The Different Types of Wine Glasses (Wine Basics) The Different Types of Wine Glasses (Wine Basics) - Personal Wine Gifts and News

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Wine Education

The Different Types of Wine Glasses (Wine Basics)

You can drink wine out of virtually any vessel – an old goblet, a coffee mug, or even the bottle itself – but in order to have the best tasting experience, it is important to select glassware that highlights the characteristics of the wine you’re serving.  This guide will help you identify the proper stemware for a wide range of grapes and styles.

Parts of a Wine Glass

Wine stemware is comprised of four main parts:

Rim

The upper edge of a glass where wine comes into contact with a taster’s mouth. The best type of wine glass always has a very thin rim, allowing the taster to focus more on the texture of the wine and less on the feeling of the glass itself.

Bowl

The rounded upper section of a glass where the wine is held.  Bowls come in a wide variety of shapes and sizes, but generally speaking, the bowl should have a wider diameter than the rim to allow for proper swirling.  Swirling helps to aerate the wine and volatilize its aromatic compounds.  A wine glass should never be filled to more than one-third of the total height of the bowl in order to leave sufficient space for swirling and to allow room for the taster to insert their nose into the glass.

Stem

The midsection of a wine glass that connects the bowl to the base.  Proper etiquette dictates that a wine glass should always be held by the stem, but there are practical reasons for this – the body heat in your fingers can actually raise the temperature of the wine in your glass, and any lotions or perfumes on the hands can overpower the bouquet of the wine.  Because of this, stemless glasses are not considered appropriate vessels for fine wine, and are better suited for more casual drinking.

Base

The flat, round piece at the bottom of a wine glass.  The size of the base is proportional to the width of the bowl, and serves to stabilize the glass when standing upright.

Glass or Crystal?

Wine stemware is typically made from either glass or crystal, and each material has its own benefits and drawbacks.  On the whole, glass is more affordable, and because the material is non-porous and inert, it will not absorb chemical aromas or corrode in the dishwasher. That said, glass is extremely fragile, and most glass vessels have a rounded lip at the rim which can interfere with the experience of the wine.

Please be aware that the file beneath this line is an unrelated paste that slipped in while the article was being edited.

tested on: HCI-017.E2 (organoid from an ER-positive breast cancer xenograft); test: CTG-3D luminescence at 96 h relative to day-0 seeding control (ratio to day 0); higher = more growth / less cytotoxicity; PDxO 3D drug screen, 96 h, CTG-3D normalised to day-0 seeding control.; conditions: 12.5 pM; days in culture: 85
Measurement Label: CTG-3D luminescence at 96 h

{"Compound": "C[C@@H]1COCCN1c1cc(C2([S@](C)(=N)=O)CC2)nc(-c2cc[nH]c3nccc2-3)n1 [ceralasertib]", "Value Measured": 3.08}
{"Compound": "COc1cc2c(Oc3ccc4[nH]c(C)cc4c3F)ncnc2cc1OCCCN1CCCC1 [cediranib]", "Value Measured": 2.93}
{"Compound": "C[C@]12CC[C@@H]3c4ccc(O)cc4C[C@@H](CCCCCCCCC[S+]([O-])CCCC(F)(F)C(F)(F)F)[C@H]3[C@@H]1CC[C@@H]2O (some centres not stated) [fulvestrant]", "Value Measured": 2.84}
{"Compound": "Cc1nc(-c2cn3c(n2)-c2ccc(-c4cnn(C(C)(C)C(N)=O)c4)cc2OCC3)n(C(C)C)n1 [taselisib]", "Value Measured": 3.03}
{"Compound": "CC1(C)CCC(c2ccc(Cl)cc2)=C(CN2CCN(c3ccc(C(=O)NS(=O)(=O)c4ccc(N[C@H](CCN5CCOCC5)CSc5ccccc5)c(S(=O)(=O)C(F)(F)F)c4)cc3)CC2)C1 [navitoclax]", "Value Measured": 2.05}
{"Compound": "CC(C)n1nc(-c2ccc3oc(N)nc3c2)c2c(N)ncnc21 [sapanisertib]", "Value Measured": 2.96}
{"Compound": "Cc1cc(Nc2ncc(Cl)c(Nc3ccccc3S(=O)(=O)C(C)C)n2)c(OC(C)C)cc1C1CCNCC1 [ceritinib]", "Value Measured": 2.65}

In contrast, crystal (which is actually a form of glass that contains anywhere from 1% to 30% of lead and other minerals) is more durable than glass and can be spun thinly to produce a rim with a seamless edge.  It is highly reflective, and can be carved into attractive designs, but neither of these qualities have any effect on the wine.

On the other hand, crystal is far more expensive than glass, and because it is porous, it must be washed by hand.  We recommend stocking your kitchen with glass stemware and keeping only one or two sets of crystal stemware on hand for special occasions.

Styles of Wine Glassware

Wine glasses can be categorized into five main types:

Flutes

Flutes are glasses with tall and slender bowls that allow bubbles to form in Champagne and other sparkling wines.  They have longer stems which help to preserve a chill in the wine, and they also have narrow rims that direct the sensation of the bubbles towards the tip of the tongue.

White Wine Glasses

Also known as All Purpose or AP glasses, white wine glasses have small bowls in order prevent the rapid warming that would occur in a vessel with greater surface area.  These shorter bowls also keep the wine in close proximity to a taster’s nose, delivering bright aromas even at lower temperatures.  This style of glassware is ideally suited to most white varieties including Sauvignon Blanc, Pinot Grigio, and Riesling.

Bordeaux Glasses

Bordeaux glasses look like oversized white wine glasses with taller and broader bowls.  This added space encourages oxidation, a process that diffuses alcohol aromas and softens harsh tannins in full-bodied red wines.  This style of glassware is best for big, bold reds such as Cabernet Sauvignon, Merlot, Malbec, Montepulciano, and Zinfandel.

Burgundy Glasses

Despite the fact that the wines served in Bordeaux stems are “bigger” – that is, richer and more fully flavored – Burgundy glasses are the largest type of stemware, with nearly spherical bowls that provide plenty of space for more delicate wines to gather their aromas.  These are the best type of wine glasses for the so-called Burgundian varietals – Chardonnay and Pinot Noir – as well as other light-to-medium bodied reds like Gamay and Nebbiolo.

Copitas

Copitas or dessert wine glasses are the smallest style of wine glass, with short and narrow bowls designed to hold small amounts of intensely flavored wines.  In order to prevent the palate from being overwhelmed by sweetness, these types of wine glasses direct the wine towards the back of the mouth, where bitterness is perceived.  This is the best choice for dessert and fortified wines such as Port, Sherry, and Sauternes.

There are many different types of wine glasses so matching a wine to the correct glassware can be challenging, but with the information above in mind, you’ll get the most out of every glass.

Darren Scott, Sommelier

Darren Scott is a seasoned wine professional with over eight years of experience in the worlds of Michelin-rated fine dining and high end retail. He currently serves as General Manager and Sommelier for Personal Wine, overseeing all day-to-day operations.